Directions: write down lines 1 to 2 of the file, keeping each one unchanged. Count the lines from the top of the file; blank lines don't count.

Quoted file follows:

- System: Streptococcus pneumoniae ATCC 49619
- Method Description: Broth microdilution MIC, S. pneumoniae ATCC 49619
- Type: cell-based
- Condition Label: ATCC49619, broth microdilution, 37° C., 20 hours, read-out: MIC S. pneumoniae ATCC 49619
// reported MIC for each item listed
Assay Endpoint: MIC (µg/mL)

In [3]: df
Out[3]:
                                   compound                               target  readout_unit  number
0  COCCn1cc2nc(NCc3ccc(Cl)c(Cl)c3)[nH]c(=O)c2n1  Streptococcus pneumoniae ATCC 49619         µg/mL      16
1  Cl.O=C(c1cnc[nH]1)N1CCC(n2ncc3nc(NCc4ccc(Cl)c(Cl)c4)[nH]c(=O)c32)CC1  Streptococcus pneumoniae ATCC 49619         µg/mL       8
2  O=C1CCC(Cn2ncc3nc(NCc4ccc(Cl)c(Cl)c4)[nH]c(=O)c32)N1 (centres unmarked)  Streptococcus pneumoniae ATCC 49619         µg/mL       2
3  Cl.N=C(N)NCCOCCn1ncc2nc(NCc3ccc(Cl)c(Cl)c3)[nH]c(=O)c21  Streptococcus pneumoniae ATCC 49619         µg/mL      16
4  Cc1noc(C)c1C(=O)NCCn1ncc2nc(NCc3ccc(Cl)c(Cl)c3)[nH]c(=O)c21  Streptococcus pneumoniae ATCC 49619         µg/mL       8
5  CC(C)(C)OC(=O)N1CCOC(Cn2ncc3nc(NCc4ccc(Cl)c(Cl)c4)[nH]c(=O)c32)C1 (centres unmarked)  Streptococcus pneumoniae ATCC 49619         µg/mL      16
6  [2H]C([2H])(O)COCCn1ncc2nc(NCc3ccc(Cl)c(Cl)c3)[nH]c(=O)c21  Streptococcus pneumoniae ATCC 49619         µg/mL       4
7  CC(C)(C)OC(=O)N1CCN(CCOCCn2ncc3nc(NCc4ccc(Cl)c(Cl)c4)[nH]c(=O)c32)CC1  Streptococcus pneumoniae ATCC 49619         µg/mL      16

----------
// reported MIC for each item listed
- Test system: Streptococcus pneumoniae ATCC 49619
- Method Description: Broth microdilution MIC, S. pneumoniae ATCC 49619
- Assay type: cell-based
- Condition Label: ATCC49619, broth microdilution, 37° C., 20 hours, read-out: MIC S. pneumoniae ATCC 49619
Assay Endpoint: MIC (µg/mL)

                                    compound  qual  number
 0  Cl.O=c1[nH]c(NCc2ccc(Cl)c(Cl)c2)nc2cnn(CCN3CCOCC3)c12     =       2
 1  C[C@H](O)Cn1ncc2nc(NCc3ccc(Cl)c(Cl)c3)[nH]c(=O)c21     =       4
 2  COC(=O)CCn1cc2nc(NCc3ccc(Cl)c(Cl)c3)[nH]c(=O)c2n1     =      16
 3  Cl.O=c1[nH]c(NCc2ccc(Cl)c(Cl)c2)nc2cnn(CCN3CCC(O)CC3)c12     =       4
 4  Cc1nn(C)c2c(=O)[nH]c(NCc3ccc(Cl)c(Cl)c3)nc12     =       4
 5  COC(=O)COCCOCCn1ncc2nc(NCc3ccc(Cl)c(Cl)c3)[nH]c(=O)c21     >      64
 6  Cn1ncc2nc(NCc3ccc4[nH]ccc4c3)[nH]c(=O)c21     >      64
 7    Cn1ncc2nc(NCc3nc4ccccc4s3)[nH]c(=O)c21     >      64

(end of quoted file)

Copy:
- System: Streptococcus pneumoniae ATCC 49619
- Method Description: Broth microdilution MIC, S. pneumoniae ATCC 49619